NEW DELHI: Everyone has by now heard of Humans of New York, propelling its creator Brandon Stanton to international stardom. HONY, what the Facebook page is often abbreviated to, has spurned countless spinoffs: Humans of New Delhi, Humans of London, Humans of India, Humans of Rome, Humans of Amsterdam … we could go on and one and on.

Amongst all these spinoffs is a lesser known treasure. Meet the Humans of Kabul -- a Facebook page with 25,000 followers that offers a rare glimpse into ordinary life in the conflict torn country.

Here are some of the posts from Humans of Kabul.

"If there was one thing you would wish for Afghanistan, what would it be?" "The most important point is this - our politicians need to work more effectively. They need to develop our country, and they are the people that we have trusted to do this. I just want our politicians to think about the country, and not about themselves. You can see that there are a lot of poor people here. If I were a politician, I would do something about these poor people in the streets."

"And can you think of anything concrete to help with this problem?"

"We need more manufacturing here. If the fathers had jobs, their children would not be begging in the streets. Right now the families are hoping that these kids can bring back enough money so they can eat something at night."

"So, any story behind the hat?"
"The Red Hat is a certification in computer science. This semester I am taking an open source course on the Linux operating system, and once I finish that I'm going to apply for the Red Hat certification. That's it!"

"I had a government job, but when the election crisis happened I lost it and there was no work. So then I borrowed some money to set up this vegetable shop, but there is absolutely no business. I have made 40 Afs today. It is not even enough to cover the rent."

"What was the worst day of your life?"
"There has been no worst day, thank God."

"What was the happiest day of your life?"
"The happiest day of my life was when [Sibghatullah] Mojaddedi became President of Afghanistan."

"Well, what happened after that?"
"Then the Civil War began and everything just got so messed up."

"I have 90 years of experience in wood carving and let me tell you, we have to keep this art alive. This is the duty of the youth, and the only way it can be done is by studying this tradecraft professionally. Otherwise it will simply fade away."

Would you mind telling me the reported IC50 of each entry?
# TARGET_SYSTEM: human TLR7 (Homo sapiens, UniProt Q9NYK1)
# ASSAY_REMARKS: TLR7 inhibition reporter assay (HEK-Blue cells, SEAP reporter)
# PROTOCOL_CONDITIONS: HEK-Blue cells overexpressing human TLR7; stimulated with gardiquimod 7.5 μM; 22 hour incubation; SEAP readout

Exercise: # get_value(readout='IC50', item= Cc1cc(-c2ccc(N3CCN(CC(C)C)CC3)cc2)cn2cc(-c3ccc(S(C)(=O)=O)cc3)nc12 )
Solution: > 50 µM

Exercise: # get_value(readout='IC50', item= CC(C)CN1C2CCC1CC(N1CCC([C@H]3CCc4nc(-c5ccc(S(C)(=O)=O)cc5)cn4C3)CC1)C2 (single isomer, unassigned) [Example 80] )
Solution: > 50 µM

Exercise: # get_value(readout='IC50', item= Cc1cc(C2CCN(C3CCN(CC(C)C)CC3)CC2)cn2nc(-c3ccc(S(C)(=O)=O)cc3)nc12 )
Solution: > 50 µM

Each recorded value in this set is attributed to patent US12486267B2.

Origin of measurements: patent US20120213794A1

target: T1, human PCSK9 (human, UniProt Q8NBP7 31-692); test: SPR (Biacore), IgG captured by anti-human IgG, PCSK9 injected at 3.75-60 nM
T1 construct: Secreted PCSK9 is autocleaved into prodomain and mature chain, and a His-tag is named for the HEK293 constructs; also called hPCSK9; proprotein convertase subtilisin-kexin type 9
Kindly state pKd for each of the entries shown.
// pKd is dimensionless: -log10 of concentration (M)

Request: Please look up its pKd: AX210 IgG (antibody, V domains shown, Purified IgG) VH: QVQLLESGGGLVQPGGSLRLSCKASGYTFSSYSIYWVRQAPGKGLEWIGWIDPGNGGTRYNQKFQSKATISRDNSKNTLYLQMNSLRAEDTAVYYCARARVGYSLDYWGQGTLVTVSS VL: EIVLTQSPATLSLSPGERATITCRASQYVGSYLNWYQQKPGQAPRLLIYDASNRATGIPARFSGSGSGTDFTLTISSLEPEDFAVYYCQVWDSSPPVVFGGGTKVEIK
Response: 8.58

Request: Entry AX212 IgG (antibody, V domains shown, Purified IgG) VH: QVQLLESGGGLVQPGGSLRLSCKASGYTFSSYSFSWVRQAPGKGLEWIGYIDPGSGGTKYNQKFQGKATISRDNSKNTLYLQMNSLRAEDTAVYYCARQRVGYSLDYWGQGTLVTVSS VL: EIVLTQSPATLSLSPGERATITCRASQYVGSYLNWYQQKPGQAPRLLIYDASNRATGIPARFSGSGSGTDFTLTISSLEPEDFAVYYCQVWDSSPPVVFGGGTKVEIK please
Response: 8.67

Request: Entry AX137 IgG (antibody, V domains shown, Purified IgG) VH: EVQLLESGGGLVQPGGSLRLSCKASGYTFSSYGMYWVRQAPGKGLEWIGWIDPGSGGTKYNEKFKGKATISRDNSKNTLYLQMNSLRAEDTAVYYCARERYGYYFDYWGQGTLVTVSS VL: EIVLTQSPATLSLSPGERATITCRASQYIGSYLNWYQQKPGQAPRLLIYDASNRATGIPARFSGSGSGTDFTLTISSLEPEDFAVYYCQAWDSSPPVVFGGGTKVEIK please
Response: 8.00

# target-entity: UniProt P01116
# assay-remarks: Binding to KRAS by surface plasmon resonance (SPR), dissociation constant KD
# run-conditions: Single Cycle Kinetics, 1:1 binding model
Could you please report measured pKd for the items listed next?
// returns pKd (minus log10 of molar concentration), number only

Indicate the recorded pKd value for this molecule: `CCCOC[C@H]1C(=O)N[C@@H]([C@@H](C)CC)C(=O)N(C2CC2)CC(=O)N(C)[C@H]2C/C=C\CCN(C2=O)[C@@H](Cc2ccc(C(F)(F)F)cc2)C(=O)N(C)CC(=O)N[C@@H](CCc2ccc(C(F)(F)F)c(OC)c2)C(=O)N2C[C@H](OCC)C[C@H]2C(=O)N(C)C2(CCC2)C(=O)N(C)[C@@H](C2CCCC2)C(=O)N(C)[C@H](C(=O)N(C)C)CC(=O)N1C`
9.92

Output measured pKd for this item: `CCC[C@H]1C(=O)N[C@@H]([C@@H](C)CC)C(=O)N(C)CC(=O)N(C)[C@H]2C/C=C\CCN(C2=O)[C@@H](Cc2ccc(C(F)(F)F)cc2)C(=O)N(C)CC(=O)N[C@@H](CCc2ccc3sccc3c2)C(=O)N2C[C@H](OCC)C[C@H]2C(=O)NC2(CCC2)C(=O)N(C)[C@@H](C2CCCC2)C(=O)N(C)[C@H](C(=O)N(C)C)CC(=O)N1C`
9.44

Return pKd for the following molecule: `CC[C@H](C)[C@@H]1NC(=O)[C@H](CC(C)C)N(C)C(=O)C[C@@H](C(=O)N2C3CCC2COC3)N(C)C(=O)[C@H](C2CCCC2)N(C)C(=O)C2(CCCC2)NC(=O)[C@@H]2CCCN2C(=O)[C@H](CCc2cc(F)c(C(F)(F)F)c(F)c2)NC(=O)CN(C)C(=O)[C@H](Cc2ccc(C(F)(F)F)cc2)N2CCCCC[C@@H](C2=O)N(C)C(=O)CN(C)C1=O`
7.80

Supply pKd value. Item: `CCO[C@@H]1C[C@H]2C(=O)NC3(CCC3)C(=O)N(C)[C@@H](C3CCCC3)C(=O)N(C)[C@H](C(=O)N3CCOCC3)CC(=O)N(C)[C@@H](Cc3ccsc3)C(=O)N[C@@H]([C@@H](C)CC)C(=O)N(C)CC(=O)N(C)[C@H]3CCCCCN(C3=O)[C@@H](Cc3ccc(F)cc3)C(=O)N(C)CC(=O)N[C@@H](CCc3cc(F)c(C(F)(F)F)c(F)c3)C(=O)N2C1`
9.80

"We were there [at the student protest for Farkhunda] to show that this generation is not going to support everything that other people would like to force on us. We are not that generation. If you try to force, we will stand against it as much as we can. The way Farkhunda stood [against superstitious rituals], every one of us are ready to stand against this type of violence."

"We demand that justice be served to those arrested for this mob murder. There is no violence towards women permitted in Islam, so how could people justify this crime? The mullah at this masjid who engages in sorcery [????? ?????] burned papers and then falsely accused her of burning a Holy Qur'an. Farkhunda was studying in the Faculty of Sharia Law at university in her last semester, why would she burn a Holy Qur'an? I wish that her family may be strong to overcome this horrible tragedy."

"How did you feel when you heard about Farkhunda's murder?"

"It was a sad, miserable feeling realizing that I lived in a country where in the capital, in the middle of the city, people would kill another human being for things that she has not done. And even if she had burned the Holy Qur'an, those people did not have the right to punish her. There is law, there are courts, there is a justice system; they are responsible for such things, not private citizens. Even after 30 years of war we are still ignorant. We need education, at the grassroots level, to make people aware about the law, about their religion. What they did is not religious."

"How would you define art?"
"I think art is anything that involves style. If someone can be unique in their personality, that is itself a form of art. People who have style probably don't think of themselves as artists, just as a graffiti artist who loves the work might not think of him or herself as an artist. It's just part of their personality."

"What was the happiest day of your life?"
"The happiest day of my life was when I won a legal decision against my cousins in a matter related to a family business."

"Do you think you could ever be on good terms with your cousins again?"
"Look, there are traditions here for resolving family disputes outside of the court system, but these traditions are based on mutual respect. If my cousins were ever prepared to honor these values and traditions and apologize for the accusations they made against me and my side of the family, we could meet and put these problems behind us."